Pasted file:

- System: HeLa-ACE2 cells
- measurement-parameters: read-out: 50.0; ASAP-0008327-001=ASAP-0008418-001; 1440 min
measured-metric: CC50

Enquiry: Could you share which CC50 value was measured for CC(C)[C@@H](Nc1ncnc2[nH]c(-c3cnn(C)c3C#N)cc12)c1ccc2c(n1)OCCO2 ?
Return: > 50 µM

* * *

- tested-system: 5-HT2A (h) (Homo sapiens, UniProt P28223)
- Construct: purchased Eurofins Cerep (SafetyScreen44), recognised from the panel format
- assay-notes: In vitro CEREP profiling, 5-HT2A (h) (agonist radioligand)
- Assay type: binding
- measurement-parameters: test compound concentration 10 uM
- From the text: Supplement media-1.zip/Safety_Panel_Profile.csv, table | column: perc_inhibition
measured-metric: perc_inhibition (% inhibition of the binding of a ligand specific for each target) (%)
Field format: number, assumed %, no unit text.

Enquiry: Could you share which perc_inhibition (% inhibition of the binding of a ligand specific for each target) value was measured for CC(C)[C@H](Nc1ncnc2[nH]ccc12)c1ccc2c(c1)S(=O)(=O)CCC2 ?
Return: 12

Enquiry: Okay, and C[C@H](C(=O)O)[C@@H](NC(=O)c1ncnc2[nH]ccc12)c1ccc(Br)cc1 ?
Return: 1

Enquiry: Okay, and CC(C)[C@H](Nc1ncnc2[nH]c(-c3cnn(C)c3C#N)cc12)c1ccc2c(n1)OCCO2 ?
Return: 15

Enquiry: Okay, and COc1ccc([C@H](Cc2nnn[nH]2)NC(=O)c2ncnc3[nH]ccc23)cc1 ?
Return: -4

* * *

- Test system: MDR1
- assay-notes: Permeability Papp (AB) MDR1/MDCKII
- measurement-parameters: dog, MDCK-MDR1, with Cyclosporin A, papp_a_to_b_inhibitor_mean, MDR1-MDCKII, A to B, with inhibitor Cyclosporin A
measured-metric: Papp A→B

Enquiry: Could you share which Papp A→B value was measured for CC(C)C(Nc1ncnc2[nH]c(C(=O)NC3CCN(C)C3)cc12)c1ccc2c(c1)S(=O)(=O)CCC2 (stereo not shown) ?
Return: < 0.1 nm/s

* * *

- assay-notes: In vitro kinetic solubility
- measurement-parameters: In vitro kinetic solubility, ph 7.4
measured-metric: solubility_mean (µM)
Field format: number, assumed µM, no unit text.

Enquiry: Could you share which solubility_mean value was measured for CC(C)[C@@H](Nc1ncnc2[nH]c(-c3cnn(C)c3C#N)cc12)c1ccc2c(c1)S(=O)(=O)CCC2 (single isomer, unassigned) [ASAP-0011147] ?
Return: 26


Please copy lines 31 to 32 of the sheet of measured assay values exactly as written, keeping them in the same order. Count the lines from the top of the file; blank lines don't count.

- assay-notes: In vitro kinetic solubility
- measurement-parameters: In vitro kinetic solubility, ph 7.4